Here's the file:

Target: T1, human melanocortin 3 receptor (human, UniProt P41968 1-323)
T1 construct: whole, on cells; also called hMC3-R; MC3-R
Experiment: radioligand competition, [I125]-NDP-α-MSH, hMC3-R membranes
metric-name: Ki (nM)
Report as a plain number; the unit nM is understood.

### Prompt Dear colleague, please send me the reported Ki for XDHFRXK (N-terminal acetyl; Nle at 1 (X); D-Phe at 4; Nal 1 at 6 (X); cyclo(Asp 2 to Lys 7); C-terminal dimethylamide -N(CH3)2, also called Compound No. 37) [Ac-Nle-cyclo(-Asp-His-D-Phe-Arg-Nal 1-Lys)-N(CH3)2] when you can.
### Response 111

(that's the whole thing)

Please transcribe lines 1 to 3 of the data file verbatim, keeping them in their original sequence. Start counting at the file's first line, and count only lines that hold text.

Target: T1, human melanocortin 3 receptor (human, UniProt P41968 1-323)
T1 construct: whole, on cells; also called hMC3-R; MC3-R
Experiment: radioligand competition, [I125]-NDP-α-MSH, hMC3-R membranes